‘More men have walked on the moon than women have completed’ this boat race

By David Pendered

Nov. 8, 2020 – The strength of human spirit will be on display starting today, when six women and 27 men begin a round-the-world sailboat race. Each skipper will be alone in a 60-foot sailboat capable of speeds to 45 mph and, in the Southern Ocean, summiting waves 60 feet high.

This is a record year for women to compete in the Vendee Globe, historically a bastion of men. The race was started in 1989 and often is called the Everest of the Sea for the daring it presents and the allure of its simple rules:

  • Sail around the world, on a course this year of about 27,940 statute miles;
  • Alone;
  • Without stopping;
  • Without outside assistance.

In addition, skippers agree they won’t risk killing themselves by sailing into iceberg territory in the Southern Ocean. The temptation is to sail far south because the route shortens as it approaches the Antarctic Pole. The danger is collision with icebergs. Skippers agree to not violate an Antarctic Exclusion Zone that can be moved north if the ice moves north during the race.

More women are sailing this race than have competed in all of the eight previous Vendee Globe races. No woman has reached the podium. Fourth place is the highest ever, by a British engineer competing in this year’s event – Sam Davies.

Just 30 years old at the start of the 2020 Vendee Globe circumnavigation, French sailor Clarisse Cremer was a phenom who shifted to the 60- foot IMOCA boats after stunning the sailing world with her blinding speed as a novice in a 2017 race from France to Guadaloupe. (Credit: Yvan Zeda)

The reasons for the historically low participation among women are familiar, according to accounts by several female skippers: Sponsors favor men, and women face different types of challenges from men in getting time away from work to train for the event, and to compete in the in prerequisite races.

Here’s how Pip Hare explains the significance of six female skippers in this edition of the Vendee. Hare is a proven blue-water finisher, a British adventurer on land and sea who’s self-financed much of her campaign after she couldn’t secure early sponsors:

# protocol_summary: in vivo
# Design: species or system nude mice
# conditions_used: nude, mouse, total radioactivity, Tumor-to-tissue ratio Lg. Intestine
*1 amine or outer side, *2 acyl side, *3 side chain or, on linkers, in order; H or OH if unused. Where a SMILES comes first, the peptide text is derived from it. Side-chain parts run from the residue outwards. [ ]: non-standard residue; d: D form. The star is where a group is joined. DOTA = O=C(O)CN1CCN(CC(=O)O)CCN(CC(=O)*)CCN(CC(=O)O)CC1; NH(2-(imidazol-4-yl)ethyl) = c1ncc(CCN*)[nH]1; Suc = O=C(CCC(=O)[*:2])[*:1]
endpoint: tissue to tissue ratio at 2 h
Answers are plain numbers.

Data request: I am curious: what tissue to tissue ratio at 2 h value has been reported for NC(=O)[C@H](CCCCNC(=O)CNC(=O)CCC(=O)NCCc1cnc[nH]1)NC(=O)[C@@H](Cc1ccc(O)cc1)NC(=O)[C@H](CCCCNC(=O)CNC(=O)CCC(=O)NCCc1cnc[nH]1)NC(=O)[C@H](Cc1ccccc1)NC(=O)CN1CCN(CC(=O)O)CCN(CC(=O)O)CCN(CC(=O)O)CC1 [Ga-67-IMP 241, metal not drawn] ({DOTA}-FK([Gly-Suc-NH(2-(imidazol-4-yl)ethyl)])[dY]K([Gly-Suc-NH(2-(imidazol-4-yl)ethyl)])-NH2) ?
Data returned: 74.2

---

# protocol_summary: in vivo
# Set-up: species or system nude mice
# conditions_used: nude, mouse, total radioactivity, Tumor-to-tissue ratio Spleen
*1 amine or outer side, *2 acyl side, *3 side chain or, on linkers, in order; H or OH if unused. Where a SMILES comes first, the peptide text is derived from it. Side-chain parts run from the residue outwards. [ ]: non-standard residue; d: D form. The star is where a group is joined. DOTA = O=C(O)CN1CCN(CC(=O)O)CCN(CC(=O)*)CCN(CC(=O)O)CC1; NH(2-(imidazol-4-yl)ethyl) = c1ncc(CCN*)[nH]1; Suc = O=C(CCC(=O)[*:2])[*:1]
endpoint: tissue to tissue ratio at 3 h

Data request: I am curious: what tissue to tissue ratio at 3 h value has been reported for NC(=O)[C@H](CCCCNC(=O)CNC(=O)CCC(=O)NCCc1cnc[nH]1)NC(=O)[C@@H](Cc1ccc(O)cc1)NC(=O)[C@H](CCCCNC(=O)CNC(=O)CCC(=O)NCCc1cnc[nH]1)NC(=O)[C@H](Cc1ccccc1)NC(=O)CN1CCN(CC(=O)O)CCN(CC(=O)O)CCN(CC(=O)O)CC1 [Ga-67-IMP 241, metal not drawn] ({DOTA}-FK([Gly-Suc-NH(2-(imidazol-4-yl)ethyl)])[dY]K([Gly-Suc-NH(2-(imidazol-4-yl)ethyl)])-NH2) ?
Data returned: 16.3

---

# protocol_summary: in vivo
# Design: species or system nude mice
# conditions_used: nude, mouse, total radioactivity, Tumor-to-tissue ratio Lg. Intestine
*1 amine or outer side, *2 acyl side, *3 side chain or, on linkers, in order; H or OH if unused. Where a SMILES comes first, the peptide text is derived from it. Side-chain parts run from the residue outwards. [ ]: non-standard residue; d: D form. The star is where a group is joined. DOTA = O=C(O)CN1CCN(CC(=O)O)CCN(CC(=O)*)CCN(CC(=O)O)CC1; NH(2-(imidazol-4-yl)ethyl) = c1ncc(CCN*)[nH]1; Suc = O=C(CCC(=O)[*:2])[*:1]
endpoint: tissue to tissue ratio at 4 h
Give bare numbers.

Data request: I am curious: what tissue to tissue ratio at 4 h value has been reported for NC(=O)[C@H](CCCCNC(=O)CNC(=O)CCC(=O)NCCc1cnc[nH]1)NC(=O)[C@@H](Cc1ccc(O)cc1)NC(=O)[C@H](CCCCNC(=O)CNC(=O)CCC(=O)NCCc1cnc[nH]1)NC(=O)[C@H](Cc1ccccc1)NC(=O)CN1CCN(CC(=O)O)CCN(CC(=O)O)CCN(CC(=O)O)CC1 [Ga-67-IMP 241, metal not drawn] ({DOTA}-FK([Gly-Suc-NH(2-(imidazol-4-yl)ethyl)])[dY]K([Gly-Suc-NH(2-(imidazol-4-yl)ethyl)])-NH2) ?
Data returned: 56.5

• “More men have walked on the moon than women have completed the Vendée Globe, which is all the inspiration I need to succeed.”

The Vendee Globe 2020-21 begins and ends in Vendee, France. The Vendee region is located in west-central France, south of the Loire River and touching the Atlantic Ocean. The exact route each skipper sails depends on each evaluates weather systems in the ocean. The general outline from the start in Vendee is:

  • South past Brazil toward Uruguay;
  • Turn east and pass well south of Africa’s Cape of Good Hope;
  • Continue east over the fierce Southern Ocean to pass well south of Australia and New Zealand;
  • Pass barely south of Cape Horn, at the tip of South America;
  • Turn north to pass South America’s coast, pass north of Bermuda and home to Vendee.

Each of the six women is a success in the worlds of their choosing that include – professional sailor, engineer, business entrepreneur, environmental advocate. This is a quick introduction to the six female skippers in the fleet of 33 sailboats that on Sunday are to depart from Vendee, France on the Vendee Globe 2021:

Alexia Barrier

  • French, 40, founded 4myplanet to advance science and education. She has sailed 120,000 blue ocean miles, competed in 14 trans Atlantic races and now races a boat built for the 2000 Vendee Globe.

Clarisse Cremer

  • French, 30, founded a custom adventure travel business. She has catapulted to the Vendee Globe after finishing second in the 2017 Mini Transat and sails the boat that won the 2012-13 Vendee Globe.

Sam Davies

  • British, 46, an engineer and mother of one racing in her third Vendee Globe. She finished fourth in 2008-09 Vendee Globe, was dismasted in 2012-13, and sails a Vendee Globe finisher built in 2010.

Pip Hare

  • British, 46, a professional skipper who specializes in events of distance and endurance. She self-financed her rented boat, built in 1999, and searched until June to sign a title sponsor.

Isabelle Joschke

  • French-German, 43, a professional skipper and sailing instructor. She self-financed her first Mini Transat race, along with money her mother had borrowed to help her daughter. Her boat was a prototype in 2007.

Miranda Merron

  • British, 51, shifted 22 years ago from a career in advertising to become a professional sailor. She navigated an all-female team to a new world record in the 2009 Round Britain and Ireland race. Her boat was built in 2006.